On Aug. 1, five members of the Committee on Foreign Affairs (myself included) wrote to Secretary of State Vance to discuss the troubled nuclear situation in Pakistan. The position your editorial took in reacting to this letter ["Pakistan and the Bomb," Aug. 7] left me both disappointed and perplexed.

Contrary to the impression created by your editorial, our letter did not speak solely to the question of arms sales, much less the transfer of any specific weapons system. Rather, we urged the secretary to strive to bolster Pakistan's sense of self-security through some "imaginative, serious and measured combination of diplomacy and security support." Such an approach seemed to us important, if unfashionable, and no apologies were offered for having suggested it.

Although many prefer to ignore it, there is, in fact, an inescapable connection between a country's sense of self-security and the likelihood of that country's attempting to acquire nuclear arms. If alliances are weak or nonexistent, and if aggression cannot be credibly deterred by non-nuclear means, a country may turn in desperation toward a nuclear cure. Ironically, such a remedy is more likely to bring disaster than relief; but in times of danger and uncertainty, self-interest is not always easily perceived. This does not mean that we ought to begin indiscriminately trading arms for atomic bombs, but instead that we should focus widely and more explicitly on steps that enhance self-confidence, therby providing a climate in which the artificial appeal of nuclear weapons can be reduced.

In the case of Pakistan, one cannot know for sure that a confidence-building approach will work, nor whether it comes too late, nor precisely what elements -- security assistance -- modified guarantees, or diplomatic initiatives -- such an approach ought to embody. However, it disserves the facts, the situation's complexity, and our prospects for success to dismiss such an undertaking as a "buy-out" by the United States.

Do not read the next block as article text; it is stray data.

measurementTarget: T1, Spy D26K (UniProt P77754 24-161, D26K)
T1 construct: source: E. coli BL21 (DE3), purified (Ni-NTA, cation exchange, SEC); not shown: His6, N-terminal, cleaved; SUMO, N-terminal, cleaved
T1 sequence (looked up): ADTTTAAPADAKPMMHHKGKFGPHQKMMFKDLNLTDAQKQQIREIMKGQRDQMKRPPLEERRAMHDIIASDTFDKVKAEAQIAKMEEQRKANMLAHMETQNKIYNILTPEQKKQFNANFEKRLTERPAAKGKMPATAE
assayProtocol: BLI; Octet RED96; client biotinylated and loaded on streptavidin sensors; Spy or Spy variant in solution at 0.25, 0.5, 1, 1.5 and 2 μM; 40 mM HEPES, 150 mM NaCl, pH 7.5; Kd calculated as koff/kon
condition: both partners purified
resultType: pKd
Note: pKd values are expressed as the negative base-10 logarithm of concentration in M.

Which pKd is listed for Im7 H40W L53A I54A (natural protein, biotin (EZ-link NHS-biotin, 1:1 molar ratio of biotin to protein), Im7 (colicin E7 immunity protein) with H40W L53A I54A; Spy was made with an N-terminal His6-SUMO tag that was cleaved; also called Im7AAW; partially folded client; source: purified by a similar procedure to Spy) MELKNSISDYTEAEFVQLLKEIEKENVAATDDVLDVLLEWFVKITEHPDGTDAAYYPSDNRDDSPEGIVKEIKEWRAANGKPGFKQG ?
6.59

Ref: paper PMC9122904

Your editorial acknowledges that Pakistan's security situation is bad, but this point receives only passing mention, rather than the serious analysis it deserves. You say -- whether approvingly or not, one can't be sure -- that the United States has already offered F5s and other defense equipment, none of which has been, or is likely to be, acceptable to Pakistan. Perhaps this is so, although those of us writing to the secretary were not as convinced as you seem to be about precisely what might or might not usefully enhance Pakistan's capability for conventional self-defense. Then, too, the past offers you describe, to the extent they were perceived as little more than a one-shot trade, rather than part of a more broadly reinforcing effort to restore self-confidence and stability.

It is true that sanctions are important, and very stern measures may indeed be needed in the end if only to persuade others that the cost of proliferation is high. Surely, however, this is not all that is required. In the same way, it is necessary to continue stringent measures of export control, so that any move toward nuclear weapons remains costly, hard, time-consuming and, therefore, more readily detected and -- hopefully -- stopped.

Like you, we have a fervent desire to see the haphazard and growing spread of conventional arms brought under effective control. But there is, nonetheless, such a thing as greater and lesser risk. And it would be disturbing, indeed, if in our fastidiousness to observe all of the formalities of one existing policy, we left ourselves incapable of providing support for countries in genuine need, or blindly unresponsive to the more devastating dangers of a race in nuclear arms. Policies are, after all, only good or bad in comparison with the alternatives, and the alternatives in this case are unquestionably dire.